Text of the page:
One of the things that you will notice when you run your first marathon is how many different types of people marathons attract. Seriously. You will see hundreds of people that you would never expect to be marathon running types. Fat people. Old people. Very young people. Some of it will be inspiring. Some of them will just make you wonder.
All that is to say, if you think you want to run a marathon, then you absolutely should do it. Chances are there is someone who is older, or younger, or fatter or skinnier, weaker than you that has already done it.
If you want to increase your chances of succeeding, however, there are some basic tips you might want to consider when planning and training your run.
Find or Create a Realistic Training Plan
No matter what your situation, training is key. Very few people can just get up off the couch and run 26 miles. Fewer still can do it without injury. The good news, however, is that your body is made to adapt. If you train sensibly and realistically, you will greatly improve your chances for success.
There are no shortage of website that offer to help you create a training schedule. Some of them are free and others offer you an opportunity to enroll in a paid subscription service. There are benefits to both. Just weigh the advantages and choose what’s best for you.
The most important things is to take into account your current level of fitness, the number of weeks until your race, and the amount of time you have available to train. Be realistic. Give yourself more time than you think you will need to get up to speed. The marathon is a race, but getting to it should be a carefully planned process. Pushing your schedule will lead to overtraining and a greater likelihood of injury.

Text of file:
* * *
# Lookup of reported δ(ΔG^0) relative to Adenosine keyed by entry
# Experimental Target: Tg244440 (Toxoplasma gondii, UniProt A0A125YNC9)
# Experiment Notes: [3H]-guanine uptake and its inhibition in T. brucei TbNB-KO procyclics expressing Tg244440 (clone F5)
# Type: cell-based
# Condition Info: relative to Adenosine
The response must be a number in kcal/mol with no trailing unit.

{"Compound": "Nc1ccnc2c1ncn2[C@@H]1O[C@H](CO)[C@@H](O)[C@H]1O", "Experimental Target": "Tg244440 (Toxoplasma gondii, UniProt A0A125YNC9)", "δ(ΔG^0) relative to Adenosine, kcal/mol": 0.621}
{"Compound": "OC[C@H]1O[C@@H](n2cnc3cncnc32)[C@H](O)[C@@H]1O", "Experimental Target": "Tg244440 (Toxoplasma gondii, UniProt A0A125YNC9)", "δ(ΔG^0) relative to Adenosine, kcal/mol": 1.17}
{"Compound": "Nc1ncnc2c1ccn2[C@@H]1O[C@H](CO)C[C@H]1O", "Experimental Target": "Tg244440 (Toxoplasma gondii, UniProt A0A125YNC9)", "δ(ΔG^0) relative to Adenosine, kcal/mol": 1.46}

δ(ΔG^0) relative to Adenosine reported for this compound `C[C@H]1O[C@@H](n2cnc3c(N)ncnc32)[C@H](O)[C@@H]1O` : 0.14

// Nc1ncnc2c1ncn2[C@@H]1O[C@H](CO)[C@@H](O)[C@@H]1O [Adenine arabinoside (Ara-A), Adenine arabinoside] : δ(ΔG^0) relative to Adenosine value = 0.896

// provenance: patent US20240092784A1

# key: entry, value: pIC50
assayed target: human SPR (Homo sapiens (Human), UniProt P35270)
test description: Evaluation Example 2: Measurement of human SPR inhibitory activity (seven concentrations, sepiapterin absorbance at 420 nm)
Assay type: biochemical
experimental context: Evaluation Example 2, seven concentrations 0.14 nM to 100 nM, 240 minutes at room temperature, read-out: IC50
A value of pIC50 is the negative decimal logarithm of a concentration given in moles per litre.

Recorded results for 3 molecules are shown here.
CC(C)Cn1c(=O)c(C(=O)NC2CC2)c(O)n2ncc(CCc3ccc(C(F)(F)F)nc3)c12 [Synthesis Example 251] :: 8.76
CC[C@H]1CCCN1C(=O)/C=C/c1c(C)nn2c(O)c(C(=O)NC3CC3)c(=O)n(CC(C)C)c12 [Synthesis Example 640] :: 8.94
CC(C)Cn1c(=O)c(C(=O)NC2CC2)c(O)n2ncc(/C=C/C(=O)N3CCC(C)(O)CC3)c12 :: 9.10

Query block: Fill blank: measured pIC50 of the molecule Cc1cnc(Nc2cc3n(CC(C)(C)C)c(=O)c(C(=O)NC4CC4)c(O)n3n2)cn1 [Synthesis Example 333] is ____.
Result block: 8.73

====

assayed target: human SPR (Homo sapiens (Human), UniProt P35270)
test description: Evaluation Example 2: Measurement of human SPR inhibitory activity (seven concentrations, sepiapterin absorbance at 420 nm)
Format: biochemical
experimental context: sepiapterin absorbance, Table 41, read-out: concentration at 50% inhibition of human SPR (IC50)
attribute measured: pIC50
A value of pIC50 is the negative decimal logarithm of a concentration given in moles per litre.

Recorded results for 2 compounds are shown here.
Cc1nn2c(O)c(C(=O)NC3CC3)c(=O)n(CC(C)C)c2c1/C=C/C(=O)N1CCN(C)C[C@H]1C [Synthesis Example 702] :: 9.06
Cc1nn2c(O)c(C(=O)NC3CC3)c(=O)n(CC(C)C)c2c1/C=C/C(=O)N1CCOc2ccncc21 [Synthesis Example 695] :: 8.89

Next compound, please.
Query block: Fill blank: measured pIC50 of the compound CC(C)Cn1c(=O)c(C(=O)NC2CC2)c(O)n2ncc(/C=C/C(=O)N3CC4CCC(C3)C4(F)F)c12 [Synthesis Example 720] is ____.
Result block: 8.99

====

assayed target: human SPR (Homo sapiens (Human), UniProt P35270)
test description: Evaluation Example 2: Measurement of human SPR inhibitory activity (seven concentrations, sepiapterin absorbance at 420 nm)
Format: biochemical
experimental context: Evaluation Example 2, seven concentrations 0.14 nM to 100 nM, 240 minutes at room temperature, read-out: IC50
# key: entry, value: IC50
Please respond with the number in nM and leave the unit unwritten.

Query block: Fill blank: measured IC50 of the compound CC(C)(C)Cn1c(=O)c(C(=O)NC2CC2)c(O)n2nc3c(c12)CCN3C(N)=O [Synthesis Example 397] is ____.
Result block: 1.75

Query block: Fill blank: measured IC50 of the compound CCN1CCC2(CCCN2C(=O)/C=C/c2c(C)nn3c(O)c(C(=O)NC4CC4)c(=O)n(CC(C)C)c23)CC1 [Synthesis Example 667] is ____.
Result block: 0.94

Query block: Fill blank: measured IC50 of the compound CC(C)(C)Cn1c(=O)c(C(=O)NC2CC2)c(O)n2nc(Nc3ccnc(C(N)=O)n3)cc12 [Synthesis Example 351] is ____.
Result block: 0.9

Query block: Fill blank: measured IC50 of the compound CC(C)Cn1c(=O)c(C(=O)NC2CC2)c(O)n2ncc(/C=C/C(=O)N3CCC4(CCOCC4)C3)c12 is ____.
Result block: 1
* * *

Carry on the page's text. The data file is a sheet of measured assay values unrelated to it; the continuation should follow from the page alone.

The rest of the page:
Set Achievable Goals
If this is your first marathon, the best and most useful goal is to finish the race. Time is not important. It helps to have some idea of what time you would like to finish with, don’t get obsessed with it. The most important things is to prove that you can go the distance. Think of your first marathon as a training run for your future marathons. You are learning what you can do, establishing a training baseline for future races.
Watch what you eat
In the middle of all your short runs and long runs and interval training and all that, remember to pay attention to what you eat. You don’t need to be a food Nazi but better quality fuel for your body leads to better quality output. Eat a balanced diet so that you can eat enough to give you the energy you need to train. If you are overweight to start and you are training hard and not losing weight, try seeing what happens when you cut back on sugars and starches. When it comes to running, leaner is meaner. You will enjoy your run more if you have less to carry.
Get a Coach or Mentor
Connect with someone who has done it before. It doesn’t have to be a race guru who runs a marathon a month. In fact, you might learn more from someone who recently ran their first marathon. Remember, you aren’t necessarily trying to set a new world’s record. The advice of another (more experienced) novice may be more useful to you.
Congratulations on moving toward your goal. Just be getting up and getting moving you are joining the physical elite of our nation. Work hard, be smart, be safe, and most of all, enjoy your run.